Can you imagine that happening anywhere in the U.S. (O.K., anywhere outside of Portland?)

Of course you can’t. And that’s because even though car usage in the States appears to be on the decline, it’s a slow burn. For all sorts of reasons – most of them cultural, some having to do with urban sprawl – cars are still central to the American way of life.

So, no. It doesn’t look like we’re going to see Mayor Bloomberg promoting the Manhattan equivalent of Bspoke anytime soon.

But there is some good news here. Even if Americans are still reluctant to embrace cycling in quite the way Europeans do, the environmentally-friendly Prius (now in its third iteration) is generating waiting lists in Japan. And Toyota is hopeful that this enthusiasm will be matched in America (as well as in Europe).

My mother owns a Prius, so I’ve had the pleasure of driving one of those bad boys. And – oh my – was it  fun.

In the meantime, while we wait to see where gasoline prices and energy policy and – ahem – Middle East politics are headed, I took some comfort in this other news flash, courtesy of the blog Kim and Jason Escape Adulthood:

Question: What was the best-selling car in America last year?

Answer: The Little Tykes Cozy Coupe, with 457,000 units sold.

My only question is when the Cozy Coupe line of clothing will emerge…

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Further to yesterday’s post on five great lifehacking websites, I learned today that one of those sites – The Happiness Project – has spawned a sister site that is a happiness-hack-lover’s dream. Appropriately called The Happiness Project Toolbox, this site is a collection of “Eight Tools that will help you be happier now” – things like resolutions charts, lists of commandments and one sentence journals that can be shared with others. Check it out!

Image: Roadtrip by kaymoshusband via Flickr under a Creative Commons license.

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Cycling to Work: The Latest Sign of Maturity

In today’s International Herald Tribune, there’s a story about the new “must have” item of this recession: a glossy, black Dutch bicycle. Apparently, one of the many side effects of the current economic downturn is that people in New York City are embracing cycling like never before (according to the article, commuting by bicycle rose by 35% from 2007-2008 in New York; click here for everything you ever wanted to know about bicycle statistics).

This article caught my attention for several reasons, not the least of which is that I’m married to someone who has cycled to work regularly for the past two and a half years since we moved to London. But what really struck me was the article’s central question:  “Can urban cyclists really grow up and put on a tie?” (italics mine)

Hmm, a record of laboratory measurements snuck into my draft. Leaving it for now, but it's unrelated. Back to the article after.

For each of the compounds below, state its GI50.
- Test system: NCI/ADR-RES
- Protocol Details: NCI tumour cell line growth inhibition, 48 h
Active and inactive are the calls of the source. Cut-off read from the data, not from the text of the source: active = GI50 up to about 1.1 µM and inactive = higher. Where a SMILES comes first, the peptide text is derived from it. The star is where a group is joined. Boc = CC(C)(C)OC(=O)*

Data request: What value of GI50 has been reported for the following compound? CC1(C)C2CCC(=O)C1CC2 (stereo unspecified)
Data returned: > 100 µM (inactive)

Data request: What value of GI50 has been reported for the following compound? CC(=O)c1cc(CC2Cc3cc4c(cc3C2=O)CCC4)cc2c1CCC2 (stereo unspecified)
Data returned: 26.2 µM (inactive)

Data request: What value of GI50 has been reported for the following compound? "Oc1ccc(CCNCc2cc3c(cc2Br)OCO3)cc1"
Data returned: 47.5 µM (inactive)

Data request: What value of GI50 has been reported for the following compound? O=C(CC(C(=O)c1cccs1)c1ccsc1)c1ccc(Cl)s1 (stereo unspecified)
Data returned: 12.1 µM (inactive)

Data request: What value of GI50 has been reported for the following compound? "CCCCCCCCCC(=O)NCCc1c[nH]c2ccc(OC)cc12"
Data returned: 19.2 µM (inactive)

It’s certainly true that biking is something we typically associate with childhood. Learning to ride a bike is one of those great rites of passage of early childhood. It’s one of the first big activities you engage in – much like swimming – where you’re no longer entrusted to the immediate physical care of an adult. Rather, you’re on your own, and biking therefore signals freedom, mobility, independence.

But it’s when you transition from bike to car – in America, at least – that’s the definitive rite of passage:  a clear, indelible sign that you’ve become an adult.

Until now. What this article seems to suggest is that to the extent that New York bikers can acquire the gear, habits and attitude of, say, the Dutch, they will have evolved to a more adult way of living.

I can’t tell you how happy I am, for once, to be ahead of the curve on something lifestyle-related. Because here in Europe, so many people cycle to work that I no longer think it at all unusual. In Amsterdam, where we spent Christmas, you could easily forget that there even existed something called a car.

(Nor do I find it strange anymore to see someone – who shall be nameless – spend hours on line investigating the latest developments in fluorescent panniers and ergonomic hand grips. I think I’ll somehow fail to flag to his attention the latest trend in bike wear: the cordaround. Something tells me that if he ever got wind of the “espresso checked seersucker,” I’d never hear the end of it…)

It’s funny how life has a way of coming full circle. Things that once were considered the very essence of youth – like bicycles – are now a sign of maturity. I’m just wondering what’s next. I’m personally hoping that poptarts make a come-back…

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Speaking of recessions, Marci Alboher has a terrific new blog – Working the New Economy – that’s all about finding work in the current economy. Be sure to check out her weekly segment –  Who’s Finding Jobs Now? – for inspiration.

Image: Bicycle by J. Salmoral via Flickr under a Creative Commons license.